people are in uproar. Some are protesting peacefully, some people are injecting violence and the destruction of property into those protests, and some are protesting the protestors, demanding that they do it the “right way.” What they are really saying is that rioting, looting, and the destruction of property all break the social contract we have with our government and with each other. However, it is not for others to say how a group of people who, from the very inception of this nation, have been terrorized, marginalized, abused, and degraded, should protest. When they peacefully protested, that too was condemned. Property can be rebuilt. Insurance claims will support the businesses and corporations that lost their windows, were graffitied, or were looted. But the lives lost are not coming back. The trauma the black community collectively endures is not diminishing. The pain of the family and loved ones who lost someone at the hands of the police, and/or our societal systems, isn’t going to be fixed.
We must look deeper to understand the truth. Racial bias and racially motivated police brutality shatter the social contract to which we have all committed and from which all of us can expect to benefit. Racism, bigotry, and violence erode our society in important and permanent ways. That is why the impulse to rebel against a system that has historically reneged upon the rights and freedoms promised is far more understandable. The German Law Journal does not advocate or condone the destruction of property; however, we do recognize that it is not for us to say how a group that has suffered so much should protest.
This brings us to a final point. One that touches us in our home and community at W&L. In our two years in Lexington, we have seen race play a significantly negative role in all of our lives. There are problems that are easy to miss in Lexington if one does not look very hard. We need to ask ourselves if we are doing enough here at W&L, both as budding lawyers and as community members. Recently, the German Law Journal endorsed the student-driven petition to give students a choice to remove the likenesses of George Washington and Robert E. Lee from their diplomas. Though we will not relitigate the issues involved with that campaign, we point to its demise as a failure on our institution’s part to hear the voices of its students, especially its students of color. There is a sentiment simmering that questions the school’s loyalty and dedication to its minority students. That feeling in and of itself is a failure. And this is just one of several failures. We have seen anonymous racial epithets in our law school; even one is one too many. We have seen the Martin Luther King Jr. holiday preceded by Robert E. Lee supporters parading through our town. We have seen Klan pamphlets pollute our campus. These are but a few instances of the way race is playing a destructive role in our community.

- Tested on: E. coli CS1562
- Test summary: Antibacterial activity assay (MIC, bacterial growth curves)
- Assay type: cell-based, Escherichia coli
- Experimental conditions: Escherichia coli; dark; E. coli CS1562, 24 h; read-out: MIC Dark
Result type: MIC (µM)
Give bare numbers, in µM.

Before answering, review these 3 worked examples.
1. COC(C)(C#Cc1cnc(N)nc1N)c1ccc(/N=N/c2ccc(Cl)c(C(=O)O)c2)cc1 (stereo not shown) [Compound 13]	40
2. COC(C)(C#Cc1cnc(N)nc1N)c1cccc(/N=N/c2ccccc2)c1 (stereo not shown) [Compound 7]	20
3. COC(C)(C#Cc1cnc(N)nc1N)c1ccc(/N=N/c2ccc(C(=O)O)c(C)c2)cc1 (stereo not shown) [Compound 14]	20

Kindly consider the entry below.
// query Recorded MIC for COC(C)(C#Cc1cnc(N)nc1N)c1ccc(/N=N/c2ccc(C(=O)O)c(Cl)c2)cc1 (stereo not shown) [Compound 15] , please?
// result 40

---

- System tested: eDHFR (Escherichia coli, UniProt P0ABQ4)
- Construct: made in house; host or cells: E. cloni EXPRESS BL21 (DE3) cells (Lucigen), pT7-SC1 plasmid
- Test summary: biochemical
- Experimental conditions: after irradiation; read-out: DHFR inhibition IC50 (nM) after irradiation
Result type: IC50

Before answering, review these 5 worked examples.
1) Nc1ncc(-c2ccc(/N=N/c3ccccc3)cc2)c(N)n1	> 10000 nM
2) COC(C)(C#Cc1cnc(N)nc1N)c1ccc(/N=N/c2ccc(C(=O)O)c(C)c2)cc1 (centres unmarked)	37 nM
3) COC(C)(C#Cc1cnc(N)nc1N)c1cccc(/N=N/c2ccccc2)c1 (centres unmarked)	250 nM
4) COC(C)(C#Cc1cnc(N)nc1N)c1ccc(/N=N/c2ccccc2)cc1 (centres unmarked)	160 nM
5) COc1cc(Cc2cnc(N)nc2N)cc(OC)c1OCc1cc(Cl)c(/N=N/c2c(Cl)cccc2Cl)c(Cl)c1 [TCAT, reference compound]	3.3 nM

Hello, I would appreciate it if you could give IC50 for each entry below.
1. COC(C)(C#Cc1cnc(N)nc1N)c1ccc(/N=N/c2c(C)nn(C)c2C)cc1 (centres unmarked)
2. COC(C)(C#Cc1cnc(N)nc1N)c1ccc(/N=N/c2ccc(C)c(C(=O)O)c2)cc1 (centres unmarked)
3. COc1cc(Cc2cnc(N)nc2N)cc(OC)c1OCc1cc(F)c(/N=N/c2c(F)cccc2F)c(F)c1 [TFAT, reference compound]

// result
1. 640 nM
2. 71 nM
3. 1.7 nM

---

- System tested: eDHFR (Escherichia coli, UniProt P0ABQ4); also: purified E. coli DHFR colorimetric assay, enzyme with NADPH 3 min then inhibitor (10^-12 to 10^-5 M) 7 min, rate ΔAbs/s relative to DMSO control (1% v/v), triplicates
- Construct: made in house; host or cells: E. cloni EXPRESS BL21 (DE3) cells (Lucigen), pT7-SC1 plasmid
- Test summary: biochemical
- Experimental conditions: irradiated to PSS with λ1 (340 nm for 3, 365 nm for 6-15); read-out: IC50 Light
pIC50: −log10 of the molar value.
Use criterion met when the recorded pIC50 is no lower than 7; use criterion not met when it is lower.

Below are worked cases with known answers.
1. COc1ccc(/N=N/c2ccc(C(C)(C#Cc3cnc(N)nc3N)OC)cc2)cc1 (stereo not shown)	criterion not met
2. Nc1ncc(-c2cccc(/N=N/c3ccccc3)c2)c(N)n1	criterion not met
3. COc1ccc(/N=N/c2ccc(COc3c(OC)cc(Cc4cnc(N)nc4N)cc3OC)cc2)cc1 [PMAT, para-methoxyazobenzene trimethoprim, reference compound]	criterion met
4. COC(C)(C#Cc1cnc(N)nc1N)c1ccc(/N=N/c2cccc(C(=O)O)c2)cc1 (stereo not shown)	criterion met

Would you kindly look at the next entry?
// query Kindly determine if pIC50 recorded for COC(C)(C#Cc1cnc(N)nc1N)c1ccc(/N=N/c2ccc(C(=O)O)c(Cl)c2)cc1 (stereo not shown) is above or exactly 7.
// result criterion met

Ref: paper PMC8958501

We ask our community to do more. We implore our fellow students to pick up the mantle with us, together, and take affirmative steps to fight racial injustice in our own lives and in our own shared community. As future lawyers, legal educators, and legal advocates, we must do more. We have to amplify our black peers’ voices. We have to understand that our profession—by its very nature—is inherently part of the problem. We will become judges, professors, prosecutors, defense attorneys, government figures, and corporate attorneys. All of us will play a distinct role in our criminal justice system and communities. Those roles involve chances and choices about the perpetuation of the inherently racist